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Poor Utahns to get less help paying heating bills

Published March 1, 2011 11:44 am

Assistance • More than 50,000 Utah households received benefits in 2010.
This is an archived article that was published on sltrib.com in 2011, and information in the article may be outdated. It is provided only for personal research purposes and may not be reprinted.

Thousands of Utahns who receive federal help to pay their heating bills will be getting a lot less money as of Wednesday, as state officials anticipate cuts in federal social services spending.

Low-income state residents who receive assistance from the Home Energy Assistance Target, or HEAT, will see their benefit drop from an average of $510 to an average of $360 per household.

Utah Division of Housing and Community Development Director Gordon Walker said Tuesday the move was necessary in the face of certain federal budget cuts — even though Congress has yet to pass a new budget — and the increasing number of households applying for the heat and electric bill assistance.



"We think this is a very prudent decision and that if we take action now, we can serve more families," Walker said. "We know the funds will be decreased."

More than 50,000 Utah households received HEAT benefits in 2010. HEAT is Utah's version of the federal LIHEAP program (Low Income Home Energy Assistance Program) which distributes money to states to help low-income residents pay their utility bills.

Walker said that his agency has seen a 5 percent increase in the number of applications already this fiscal year, which ends Sept. 30. Rather than limit the number of households that receive assistance, the agency decided to lower the benefit amount. Utah can count on at least $2.4 million less for the program, he said.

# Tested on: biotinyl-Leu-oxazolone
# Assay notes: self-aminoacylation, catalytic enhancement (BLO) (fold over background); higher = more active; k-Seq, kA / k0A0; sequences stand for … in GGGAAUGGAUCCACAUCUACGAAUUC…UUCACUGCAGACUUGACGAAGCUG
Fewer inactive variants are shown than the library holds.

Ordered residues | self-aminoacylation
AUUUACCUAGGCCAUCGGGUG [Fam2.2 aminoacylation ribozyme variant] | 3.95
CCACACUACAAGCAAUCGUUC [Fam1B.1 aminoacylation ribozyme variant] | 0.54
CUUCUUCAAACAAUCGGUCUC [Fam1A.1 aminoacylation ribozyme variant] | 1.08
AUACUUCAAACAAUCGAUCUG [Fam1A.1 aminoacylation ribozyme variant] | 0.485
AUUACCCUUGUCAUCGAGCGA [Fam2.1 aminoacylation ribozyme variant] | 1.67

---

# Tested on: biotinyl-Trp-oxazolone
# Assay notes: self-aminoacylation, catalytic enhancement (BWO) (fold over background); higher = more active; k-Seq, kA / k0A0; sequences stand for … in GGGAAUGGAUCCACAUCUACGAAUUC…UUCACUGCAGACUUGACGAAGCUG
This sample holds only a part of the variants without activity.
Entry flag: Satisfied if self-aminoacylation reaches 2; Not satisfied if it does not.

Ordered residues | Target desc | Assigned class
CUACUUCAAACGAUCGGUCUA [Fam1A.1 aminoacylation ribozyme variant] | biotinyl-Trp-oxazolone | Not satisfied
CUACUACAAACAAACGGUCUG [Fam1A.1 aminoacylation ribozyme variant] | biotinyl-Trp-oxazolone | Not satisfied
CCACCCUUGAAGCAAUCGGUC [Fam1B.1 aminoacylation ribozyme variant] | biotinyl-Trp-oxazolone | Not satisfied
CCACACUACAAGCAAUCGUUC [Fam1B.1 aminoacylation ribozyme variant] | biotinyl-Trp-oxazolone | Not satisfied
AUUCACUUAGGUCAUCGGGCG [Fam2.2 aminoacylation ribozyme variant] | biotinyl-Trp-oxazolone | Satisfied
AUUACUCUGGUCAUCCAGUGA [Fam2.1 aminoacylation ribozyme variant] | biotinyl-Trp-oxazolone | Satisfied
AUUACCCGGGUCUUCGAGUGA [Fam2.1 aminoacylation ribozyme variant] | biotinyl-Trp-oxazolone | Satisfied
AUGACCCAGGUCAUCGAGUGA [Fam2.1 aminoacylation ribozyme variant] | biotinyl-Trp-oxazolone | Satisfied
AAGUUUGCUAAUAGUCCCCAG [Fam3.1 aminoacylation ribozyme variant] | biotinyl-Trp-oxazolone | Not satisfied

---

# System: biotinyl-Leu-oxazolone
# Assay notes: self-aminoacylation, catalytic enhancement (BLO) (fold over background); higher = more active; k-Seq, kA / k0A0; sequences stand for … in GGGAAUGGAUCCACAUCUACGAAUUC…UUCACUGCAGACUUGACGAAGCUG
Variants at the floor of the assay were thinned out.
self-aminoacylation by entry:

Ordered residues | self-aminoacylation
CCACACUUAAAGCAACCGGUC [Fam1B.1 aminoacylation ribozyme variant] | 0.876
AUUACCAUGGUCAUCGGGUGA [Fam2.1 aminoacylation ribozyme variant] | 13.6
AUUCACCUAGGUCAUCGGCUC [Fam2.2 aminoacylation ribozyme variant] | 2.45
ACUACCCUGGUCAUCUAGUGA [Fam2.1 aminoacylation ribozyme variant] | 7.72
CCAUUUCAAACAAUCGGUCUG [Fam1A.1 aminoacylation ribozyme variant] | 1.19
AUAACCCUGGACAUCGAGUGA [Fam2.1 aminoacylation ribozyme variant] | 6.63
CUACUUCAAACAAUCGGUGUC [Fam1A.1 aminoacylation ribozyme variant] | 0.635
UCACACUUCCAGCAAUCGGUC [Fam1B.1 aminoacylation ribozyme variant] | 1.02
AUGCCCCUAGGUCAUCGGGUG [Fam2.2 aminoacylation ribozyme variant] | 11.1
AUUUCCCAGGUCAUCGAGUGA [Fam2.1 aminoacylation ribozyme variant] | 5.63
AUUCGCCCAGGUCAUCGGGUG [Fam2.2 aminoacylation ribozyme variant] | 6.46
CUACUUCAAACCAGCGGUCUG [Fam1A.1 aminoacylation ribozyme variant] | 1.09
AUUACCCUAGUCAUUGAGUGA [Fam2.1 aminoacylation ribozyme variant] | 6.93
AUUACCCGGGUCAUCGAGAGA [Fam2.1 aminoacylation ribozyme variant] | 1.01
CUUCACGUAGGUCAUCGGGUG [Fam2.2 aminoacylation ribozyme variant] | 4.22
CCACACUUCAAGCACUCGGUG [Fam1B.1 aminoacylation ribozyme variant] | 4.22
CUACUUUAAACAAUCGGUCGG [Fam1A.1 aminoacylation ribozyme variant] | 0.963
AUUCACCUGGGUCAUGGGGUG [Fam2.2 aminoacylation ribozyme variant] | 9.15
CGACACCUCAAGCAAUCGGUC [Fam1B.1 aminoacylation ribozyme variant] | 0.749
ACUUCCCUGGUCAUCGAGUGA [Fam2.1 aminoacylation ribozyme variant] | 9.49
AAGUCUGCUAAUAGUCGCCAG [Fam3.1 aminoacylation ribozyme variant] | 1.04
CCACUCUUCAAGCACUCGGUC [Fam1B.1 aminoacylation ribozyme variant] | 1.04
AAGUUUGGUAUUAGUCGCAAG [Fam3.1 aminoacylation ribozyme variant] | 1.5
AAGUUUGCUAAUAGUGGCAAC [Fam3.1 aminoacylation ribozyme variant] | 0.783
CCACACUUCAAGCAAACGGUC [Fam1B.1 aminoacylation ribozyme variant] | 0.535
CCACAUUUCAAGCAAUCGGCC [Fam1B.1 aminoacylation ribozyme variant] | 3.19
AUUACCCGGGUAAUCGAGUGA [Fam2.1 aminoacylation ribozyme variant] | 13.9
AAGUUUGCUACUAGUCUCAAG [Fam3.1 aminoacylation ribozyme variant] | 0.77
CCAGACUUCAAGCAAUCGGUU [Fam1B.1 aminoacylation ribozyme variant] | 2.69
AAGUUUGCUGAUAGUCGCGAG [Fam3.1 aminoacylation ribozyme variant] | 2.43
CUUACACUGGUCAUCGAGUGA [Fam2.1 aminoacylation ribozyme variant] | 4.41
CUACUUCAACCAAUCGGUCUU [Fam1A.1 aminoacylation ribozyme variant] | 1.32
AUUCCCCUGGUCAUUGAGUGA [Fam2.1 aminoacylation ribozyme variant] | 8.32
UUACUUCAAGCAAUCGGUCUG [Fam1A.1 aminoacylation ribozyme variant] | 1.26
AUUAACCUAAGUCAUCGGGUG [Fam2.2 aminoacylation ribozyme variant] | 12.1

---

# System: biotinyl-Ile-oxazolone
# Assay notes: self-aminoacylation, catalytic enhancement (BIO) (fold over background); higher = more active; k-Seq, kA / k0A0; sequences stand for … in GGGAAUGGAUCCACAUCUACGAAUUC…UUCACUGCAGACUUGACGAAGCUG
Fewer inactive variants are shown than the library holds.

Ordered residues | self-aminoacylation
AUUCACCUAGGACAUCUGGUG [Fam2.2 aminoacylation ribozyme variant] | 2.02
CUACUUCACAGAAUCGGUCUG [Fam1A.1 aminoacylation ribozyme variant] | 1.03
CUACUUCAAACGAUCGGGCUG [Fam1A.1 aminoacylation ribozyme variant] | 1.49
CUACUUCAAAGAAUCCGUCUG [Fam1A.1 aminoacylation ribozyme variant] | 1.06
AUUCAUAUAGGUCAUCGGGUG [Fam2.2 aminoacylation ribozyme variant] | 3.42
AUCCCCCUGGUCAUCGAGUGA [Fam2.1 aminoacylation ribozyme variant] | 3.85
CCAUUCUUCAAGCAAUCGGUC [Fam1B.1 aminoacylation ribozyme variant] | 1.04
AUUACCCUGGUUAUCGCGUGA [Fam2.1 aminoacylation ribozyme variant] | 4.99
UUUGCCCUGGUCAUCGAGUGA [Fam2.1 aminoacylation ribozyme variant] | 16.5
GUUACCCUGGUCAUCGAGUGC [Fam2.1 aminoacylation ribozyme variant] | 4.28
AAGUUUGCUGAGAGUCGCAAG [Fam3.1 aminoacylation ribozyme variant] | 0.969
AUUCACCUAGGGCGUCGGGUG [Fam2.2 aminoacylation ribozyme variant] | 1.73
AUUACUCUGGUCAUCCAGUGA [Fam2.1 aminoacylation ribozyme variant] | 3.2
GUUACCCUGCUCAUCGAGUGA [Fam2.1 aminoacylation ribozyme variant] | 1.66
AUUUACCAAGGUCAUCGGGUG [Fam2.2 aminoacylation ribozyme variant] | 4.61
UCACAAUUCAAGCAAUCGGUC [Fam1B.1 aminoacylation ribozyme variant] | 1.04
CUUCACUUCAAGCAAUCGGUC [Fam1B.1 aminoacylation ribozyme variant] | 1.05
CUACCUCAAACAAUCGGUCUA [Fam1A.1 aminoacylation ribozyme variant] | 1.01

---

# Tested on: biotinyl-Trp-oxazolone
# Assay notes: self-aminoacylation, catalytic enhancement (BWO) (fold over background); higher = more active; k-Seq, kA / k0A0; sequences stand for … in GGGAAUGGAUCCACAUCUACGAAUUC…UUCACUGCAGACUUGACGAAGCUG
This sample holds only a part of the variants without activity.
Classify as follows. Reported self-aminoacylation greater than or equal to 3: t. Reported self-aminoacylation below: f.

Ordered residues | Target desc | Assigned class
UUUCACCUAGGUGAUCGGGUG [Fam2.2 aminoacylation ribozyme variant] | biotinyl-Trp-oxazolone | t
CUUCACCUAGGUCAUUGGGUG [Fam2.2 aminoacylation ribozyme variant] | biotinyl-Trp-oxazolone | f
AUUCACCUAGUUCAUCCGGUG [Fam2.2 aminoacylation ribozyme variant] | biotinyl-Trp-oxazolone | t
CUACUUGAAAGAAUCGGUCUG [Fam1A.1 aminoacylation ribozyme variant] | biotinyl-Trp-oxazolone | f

Salt Lake City Community Action Program, one of the state's HEAT administrators, was informed of the decision late last week, said Sheila Walsh-McDonald, the nonprofit organization's low-income advocate for health care and tax policy.

Walsh-McDonald said she didn't see why benefits had to be cut in advance of a final federal budget. "This does seem premature," she said.

Tim Funk, a spokesman for Crossroads Urban Center in Salt Lake City, said be believes Congress is setting up LIHEAP and other safety-net programs for cuts in the 60 percent range, even though such action wouldn't scratch the federal deficit, politicians' supposed target. "It's entirely symbolic," he said.

Walker said the state has been allocating funds to HEAT based on the assumption that federal contingency funds would be released as usual. That assumption changed after President Barack Obama said he wouldn't release contingency funds.

Funk noted that Rocky Mountain Power is seeking a rate increase and the Legislature is considering a bill that would more than double the current sales tax on food — two proposals that would further pressure poor people.

"The fact that the national [LIHEAP] program is being cut, and the state in turn says it has to respond to that, is really ominous to people who need this program," Funk said. "Things are worse than they have been in 75 years. ... If you cut [the program] by 40 percent, that puts an awful lot of people in even deeper trouble than they're already in." —

Learn more about HEAT

To qualify for HEAT assistance in paying electric and gas bills, a family must earn below 150 percent of the federal poverty level: about $33,000 for a family of four. Priority for HEAT assistance is given to households with the highest energy burden in relationship to household income, while taking into consideration vulnerable populations such as the elderly, disabled and families with young children.

Utahns can visit housing.utah.gov/seal/offices.html to find their county's contact information, or call 2-1-1.

 

 

 

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